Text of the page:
Recently I became aware that your Kirkland brand toilet tissue and paper towels received an F grade in sustainability. Kirkland facial tissues received a D. The production of your tissue products as with all major manufacturers is having devastating effects on the Northern Boreal Forest. I am switching to brands that are made mostly of recycled content. As a major supplier of tissue, you have an obligation to be more environmentally conscious, set an example, and give consumers the option to buy sustainable products. I am sharing this information with friends, acquaintances. Please read more about the devastation that toilet paper production is having at nrdc.org/tissues.
“It’s a FOMO thing”, my new 22-year-old teaching teammate responded. I had noticed her phone on top of the copy machine as she was running copies for the day and I asked why she had it always within arm’s reach. “FOMO?” I asked. Close to retirement, I was not literate to millennial buzz words. “Fear of missing out.” She responded, not missing a beat. I remembered that feeling in high school and college but now it meant in a social media sense as well. The whole posting, sharing, liking, commenting, and texting thing was sort of passing me by.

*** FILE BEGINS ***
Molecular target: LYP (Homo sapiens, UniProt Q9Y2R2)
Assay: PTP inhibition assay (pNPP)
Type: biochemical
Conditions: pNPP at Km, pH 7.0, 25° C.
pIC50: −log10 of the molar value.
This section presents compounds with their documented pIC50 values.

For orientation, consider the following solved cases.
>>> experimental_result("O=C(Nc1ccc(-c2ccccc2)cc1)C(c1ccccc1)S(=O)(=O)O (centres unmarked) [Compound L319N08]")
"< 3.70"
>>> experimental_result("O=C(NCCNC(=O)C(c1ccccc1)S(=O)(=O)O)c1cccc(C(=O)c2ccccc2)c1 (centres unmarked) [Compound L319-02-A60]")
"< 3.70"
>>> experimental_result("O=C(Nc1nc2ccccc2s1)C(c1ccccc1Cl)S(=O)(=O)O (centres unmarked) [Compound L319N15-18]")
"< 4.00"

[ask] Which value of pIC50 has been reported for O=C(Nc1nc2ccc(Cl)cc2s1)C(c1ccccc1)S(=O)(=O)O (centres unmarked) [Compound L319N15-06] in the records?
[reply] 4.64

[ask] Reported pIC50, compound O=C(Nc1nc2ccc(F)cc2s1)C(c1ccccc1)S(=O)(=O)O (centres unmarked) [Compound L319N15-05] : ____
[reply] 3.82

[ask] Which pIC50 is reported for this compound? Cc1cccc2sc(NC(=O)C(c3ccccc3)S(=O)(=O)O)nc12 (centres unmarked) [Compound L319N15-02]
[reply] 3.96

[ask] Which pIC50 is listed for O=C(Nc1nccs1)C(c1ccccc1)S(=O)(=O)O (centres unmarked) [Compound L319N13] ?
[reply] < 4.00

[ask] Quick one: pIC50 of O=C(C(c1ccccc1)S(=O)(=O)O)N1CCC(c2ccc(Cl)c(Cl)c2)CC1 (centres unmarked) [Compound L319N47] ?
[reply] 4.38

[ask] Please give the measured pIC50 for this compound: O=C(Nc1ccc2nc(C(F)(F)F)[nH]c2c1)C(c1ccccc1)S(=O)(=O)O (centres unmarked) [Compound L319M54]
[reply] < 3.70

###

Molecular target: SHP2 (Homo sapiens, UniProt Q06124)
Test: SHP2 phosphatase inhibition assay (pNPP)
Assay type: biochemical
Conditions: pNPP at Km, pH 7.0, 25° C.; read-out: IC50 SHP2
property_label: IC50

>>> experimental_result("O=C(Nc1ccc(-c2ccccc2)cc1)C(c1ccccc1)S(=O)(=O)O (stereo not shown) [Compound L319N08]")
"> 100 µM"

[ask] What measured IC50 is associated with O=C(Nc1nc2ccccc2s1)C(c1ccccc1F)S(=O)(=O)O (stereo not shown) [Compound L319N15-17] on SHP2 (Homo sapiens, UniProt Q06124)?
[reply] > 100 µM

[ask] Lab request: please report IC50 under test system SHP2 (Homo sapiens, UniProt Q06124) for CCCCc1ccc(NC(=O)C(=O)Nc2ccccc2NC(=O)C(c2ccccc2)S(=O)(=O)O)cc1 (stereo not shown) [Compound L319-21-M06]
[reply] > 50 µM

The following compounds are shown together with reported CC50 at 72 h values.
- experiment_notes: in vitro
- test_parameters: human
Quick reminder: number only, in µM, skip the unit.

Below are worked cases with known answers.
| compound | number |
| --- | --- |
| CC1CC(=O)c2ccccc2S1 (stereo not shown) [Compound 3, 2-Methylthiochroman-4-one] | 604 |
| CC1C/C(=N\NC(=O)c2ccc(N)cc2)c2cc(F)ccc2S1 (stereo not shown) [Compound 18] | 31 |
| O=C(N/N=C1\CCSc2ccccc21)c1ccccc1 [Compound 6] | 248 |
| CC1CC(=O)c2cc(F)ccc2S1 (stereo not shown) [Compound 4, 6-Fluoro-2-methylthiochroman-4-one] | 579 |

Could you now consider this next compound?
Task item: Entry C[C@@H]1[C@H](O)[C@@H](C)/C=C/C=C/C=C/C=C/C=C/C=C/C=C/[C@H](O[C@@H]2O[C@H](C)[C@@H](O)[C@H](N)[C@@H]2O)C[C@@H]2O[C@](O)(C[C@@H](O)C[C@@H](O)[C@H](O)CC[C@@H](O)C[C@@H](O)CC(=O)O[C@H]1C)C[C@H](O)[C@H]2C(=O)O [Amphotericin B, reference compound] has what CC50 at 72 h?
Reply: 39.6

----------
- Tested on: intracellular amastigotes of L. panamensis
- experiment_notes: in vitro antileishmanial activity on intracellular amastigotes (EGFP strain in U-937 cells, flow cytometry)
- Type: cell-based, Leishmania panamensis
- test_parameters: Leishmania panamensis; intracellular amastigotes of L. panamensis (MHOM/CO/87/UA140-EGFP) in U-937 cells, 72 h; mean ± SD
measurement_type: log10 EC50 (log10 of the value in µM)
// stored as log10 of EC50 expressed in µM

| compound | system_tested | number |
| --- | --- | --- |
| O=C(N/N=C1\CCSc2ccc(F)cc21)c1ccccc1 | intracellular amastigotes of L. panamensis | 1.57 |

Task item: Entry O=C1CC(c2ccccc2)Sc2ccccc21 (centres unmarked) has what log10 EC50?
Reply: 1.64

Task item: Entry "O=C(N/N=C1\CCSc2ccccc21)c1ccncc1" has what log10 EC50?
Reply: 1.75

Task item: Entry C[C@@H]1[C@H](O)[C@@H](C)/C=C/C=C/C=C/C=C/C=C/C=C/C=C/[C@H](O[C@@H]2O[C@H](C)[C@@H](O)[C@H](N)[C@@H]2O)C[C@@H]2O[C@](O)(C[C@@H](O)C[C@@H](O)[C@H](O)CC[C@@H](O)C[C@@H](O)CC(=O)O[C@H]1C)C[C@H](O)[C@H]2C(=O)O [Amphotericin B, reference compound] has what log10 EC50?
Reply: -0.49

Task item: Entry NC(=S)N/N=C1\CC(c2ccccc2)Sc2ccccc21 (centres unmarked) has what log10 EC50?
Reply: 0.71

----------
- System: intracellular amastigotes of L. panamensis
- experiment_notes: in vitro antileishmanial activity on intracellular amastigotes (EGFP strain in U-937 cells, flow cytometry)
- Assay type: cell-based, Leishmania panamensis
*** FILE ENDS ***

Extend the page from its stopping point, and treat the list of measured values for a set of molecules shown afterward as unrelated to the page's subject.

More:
Since that time I have become a smartphone user. For a while, I dipped my big toe in the world of Instagram and Facebook and I text when needed. As an artist, the word is “document, share, share, share, like, like, like”. But being a person easily distracted and easily overstimulated I backed off the social media thing. As a maker who does not have to make a living from my art, now I keep it to a bare minimum. I am not ”branded” so to speak. The trade-off is enjoying being in the moment.
The FOMO thing came back to me in another incarnation two weeks ago when I was at Craiceann, the weeklong bodhran camp I attended in Ireland (see my previous post). After a full day of classes and activities, I was pretty wiped-out. Being an introvert and in my 60s, I need a lot of recharge time and a good night’s sleep. I knew if I went out to catch the great music at the pubs that started at 9 PM and join in I would be a mess for my classes the next morning. It was difficult knowing what fun I was missing out on, especially hearing about it the next day from my new friends. I decided to compromise, making a deal with myself to go out the last evening for some late night fun.